Such public statements are grossly irresponsible and serve only to encourage the enemy by signalling our weakness. Nor does this policy make military sense. Continue reading

Post-war, Israel must be supported

Grinning Hamas chief Ismail Haniyeh’s V for Victory sign beside the rubble that was his house reminded me of Saddam Hussein’s spokesman Muhammad al-Sahhaf’s wild claims that the Americans were on the verge of surrender as their tanks poured into Baghdad during the shock and awe of 2003.

But lies, deception and self-delusion are cornerstones of Hamas’s way of war, so grotesque celebrations of victory among the ashes of their most crushing defeat in 27 years came as no surprise.

Even Palestinian Authority President Mahmoud Abbas now admits that Hamas is to blame for the death, desolation and destruction in Gaza.

An unprovoked war of aggression that has deliberately crushed their own people.

Those who give Hamas’s mirage of triumph even an iota of credence are simply playing into its hands, helping to deceive the desperate people of Gaza and contributing to the terrorist group’s resurgence.

Hamas’s military resurgence is of course possible. They have been defeated but not annihilated. Understandably, many Israelis believe the IDF should have been unleashed to complete the destruction of Hamas.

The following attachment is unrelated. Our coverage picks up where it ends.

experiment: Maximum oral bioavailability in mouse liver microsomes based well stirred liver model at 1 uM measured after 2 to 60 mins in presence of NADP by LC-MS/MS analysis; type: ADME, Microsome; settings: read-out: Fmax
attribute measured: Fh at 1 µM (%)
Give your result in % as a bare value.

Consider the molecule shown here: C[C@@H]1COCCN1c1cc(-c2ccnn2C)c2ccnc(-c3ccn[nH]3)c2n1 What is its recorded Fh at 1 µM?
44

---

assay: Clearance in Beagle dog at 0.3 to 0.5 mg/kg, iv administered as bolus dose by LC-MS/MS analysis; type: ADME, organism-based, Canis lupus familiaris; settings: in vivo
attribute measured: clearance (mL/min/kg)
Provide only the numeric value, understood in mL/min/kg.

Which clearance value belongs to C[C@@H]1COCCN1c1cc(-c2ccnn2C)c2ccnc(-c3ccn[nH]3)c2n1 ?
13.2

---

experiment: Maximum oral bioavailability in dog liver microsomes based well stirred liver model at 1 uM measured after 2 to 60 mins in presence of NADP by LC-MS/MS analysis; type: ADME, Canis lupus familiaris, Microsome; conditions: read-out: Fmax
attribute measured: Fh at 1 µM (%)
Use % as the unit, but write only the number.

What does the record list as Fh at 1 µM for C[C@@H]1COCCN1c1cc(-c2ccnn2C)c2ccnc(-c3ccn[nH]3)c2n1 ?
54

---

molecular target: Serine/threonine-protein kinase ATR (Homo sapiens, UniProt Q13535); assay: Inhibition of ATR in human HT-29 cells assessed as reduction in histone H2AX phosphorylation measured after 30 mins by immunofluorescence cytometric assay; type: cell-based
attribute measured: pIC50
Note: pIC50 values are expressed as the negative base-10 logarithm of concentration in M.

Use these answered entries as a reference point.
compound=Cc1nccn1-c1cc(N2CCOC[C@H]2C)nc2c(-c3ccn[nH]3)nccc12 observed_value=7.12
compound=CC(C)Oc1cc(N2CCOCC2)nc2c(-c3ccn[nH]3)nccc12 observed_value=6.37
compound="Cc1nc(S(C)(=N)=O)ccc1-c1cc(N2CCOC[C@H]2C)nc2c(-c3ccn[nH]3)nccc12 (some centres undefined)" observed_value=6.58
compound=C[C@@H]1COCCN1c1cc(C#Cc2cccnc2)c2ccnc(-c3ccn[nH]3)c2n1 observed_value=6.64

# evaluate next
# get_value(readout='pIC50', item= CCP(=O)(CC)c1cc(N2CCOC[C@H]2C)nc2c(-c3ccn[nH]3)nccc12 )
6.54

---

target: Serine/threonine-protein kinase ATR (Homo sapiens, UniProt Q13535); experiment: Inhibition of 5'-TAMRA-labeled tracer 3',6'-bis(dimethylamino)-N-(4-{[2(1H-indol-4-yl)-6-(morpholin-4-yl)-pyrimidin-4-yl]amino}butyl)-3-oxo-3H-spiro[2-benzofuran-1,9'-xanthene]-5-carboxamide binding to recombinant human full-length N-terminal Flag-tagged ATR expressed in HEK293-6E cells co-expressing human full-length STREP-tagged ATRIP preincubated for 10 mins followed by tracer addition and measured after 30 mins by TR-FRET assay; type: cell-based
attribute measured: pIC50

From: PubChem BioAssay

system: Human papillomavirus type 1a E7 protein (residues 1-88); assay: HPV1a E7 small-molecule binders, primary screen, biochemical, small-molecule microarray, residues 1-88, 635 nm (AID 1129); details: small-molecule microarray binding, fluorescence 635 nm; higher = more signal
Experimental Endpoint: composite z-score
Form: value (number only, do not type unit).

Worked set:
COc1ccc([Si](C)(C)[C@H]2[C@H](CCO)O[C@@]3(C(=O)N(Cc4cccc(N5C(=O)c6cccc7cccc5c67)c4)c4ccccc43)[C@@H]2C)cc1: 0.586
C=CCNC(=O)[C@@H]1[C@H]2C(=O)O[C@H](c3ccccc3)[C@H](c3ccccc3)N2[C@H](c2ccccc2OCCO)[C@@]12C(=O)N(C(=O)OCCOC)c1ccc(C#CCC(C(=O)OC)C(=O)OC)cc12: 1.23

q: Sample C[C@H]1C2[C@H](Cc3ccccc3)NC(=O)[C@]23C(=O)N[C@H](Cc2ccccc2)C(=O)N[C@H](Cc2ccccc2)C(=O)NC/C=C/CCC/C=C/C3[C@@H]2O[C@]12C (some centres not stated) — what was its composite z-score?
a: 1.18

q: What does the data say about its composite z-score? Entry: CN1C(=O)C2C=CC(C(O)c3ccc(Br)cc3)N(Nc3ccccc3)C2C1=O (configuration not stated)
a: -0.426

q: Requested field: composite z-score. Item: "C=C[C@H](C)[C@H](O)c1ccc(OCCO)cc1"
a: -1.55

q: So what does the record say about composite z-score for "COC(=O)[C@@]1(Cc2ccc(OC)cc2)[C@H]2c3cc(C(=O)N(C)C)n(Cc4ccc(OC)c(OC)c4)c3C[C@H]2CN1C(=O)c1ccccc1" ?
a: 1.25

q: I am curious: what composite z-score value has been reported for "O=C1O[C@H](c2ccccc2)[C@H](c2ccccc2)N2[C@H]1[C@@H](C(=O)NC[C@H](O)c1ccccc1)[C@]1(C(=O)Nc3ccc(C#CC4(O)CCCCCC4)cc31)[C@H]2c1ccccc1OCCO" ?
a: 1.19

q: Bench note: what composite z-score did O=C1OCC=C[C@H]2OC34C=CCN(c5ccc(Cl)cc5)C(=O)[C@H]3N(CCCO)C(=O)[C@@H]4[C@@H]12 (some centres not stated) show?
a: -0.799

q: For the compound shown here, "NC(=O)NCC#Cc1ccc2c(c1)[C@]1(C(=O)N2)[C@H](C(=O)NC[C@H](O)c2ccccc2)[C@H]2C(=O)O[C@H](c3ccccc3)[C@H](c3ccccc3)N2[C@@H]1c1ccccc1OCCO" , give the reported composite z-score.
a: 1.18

Would that have been possible? In military terms, yes. Perhaps over a lengthy war of attrition, at Continue reading

Hamas human shields are to blame, not Israel

Palestinian rockets are like the Nazi V1s. Civilian casualties were inevitable then and now

‘The Israelis are doing it all wrong. The RAF didn’t fly off to bomb Belfast in the troubles.”

These words from a respected media commentator embody the extraordinary lack of understanding by so many in this country who think the Israelis’ fight with Hamas is like ours with the IRA and can be dealt with in the same way. Continue reading

Britain, Lawfare and the ICC

The British government should deny its enemies the opportunities for exploitation presented by the International Criminal Court and withdraw now from the process. Any other course would represent an unprecedented and historic betrayal.